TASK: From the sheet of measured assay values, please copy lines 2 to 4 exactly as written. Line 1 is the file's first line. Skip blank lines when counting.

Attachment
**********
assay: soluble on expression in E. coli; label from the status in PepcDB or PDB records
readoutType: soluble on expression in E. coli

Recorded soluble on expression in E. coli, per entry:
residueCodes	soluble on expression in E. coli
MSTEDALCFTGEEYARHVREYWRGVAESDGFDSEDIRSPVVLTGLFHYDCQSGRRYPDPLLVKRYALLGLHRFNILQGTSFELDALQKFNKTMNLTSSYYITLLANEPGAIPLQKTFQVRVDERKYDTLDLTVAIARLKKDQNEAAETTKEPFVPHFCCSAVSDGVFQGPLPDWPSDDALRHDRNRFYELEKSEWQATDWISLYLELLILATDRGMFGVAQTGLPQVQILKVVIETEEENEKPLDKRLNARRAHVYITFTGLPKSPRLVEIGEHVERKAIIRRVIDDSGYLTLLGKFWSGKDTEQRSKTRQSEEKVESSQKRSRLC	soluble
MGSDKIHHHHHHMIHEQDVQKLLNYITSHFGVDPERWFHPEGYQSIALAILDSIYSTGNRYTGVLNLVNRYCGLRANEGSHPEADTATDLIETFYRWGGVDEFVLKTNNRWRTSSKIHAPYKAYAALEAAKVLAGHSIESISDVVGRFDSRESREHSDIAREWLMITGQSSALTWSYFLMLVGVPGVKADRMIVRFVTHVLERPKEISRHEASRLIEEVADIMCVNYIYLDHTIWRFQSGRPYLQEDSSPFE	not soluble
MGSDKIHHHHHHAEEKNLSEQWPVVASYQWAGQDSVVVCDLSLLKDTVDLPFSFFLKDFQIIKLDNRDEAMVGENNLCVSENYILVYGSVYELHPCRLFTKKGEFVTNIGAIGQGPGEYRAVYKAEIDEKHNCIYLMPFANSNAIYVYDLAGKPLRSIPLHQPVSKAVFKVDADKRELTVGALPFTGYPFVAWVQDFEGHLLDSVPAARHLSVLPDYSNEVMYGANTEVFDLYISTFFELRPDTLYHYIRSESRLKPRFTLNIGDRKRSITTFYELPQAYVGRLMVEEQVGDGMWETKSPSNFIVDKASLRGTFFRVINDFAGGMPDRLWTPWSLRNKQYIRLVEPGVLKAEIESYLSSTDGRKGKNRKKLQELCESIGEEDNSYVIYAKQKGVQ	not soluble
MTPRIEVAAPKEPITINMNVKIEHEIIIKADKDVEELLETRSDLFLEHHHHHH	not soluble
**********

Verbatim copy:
readoutType: soluble on expression in E. coli

Recorded soluble on expression in E. coli, per entry:
residueCodes	soluble on expression in E. coli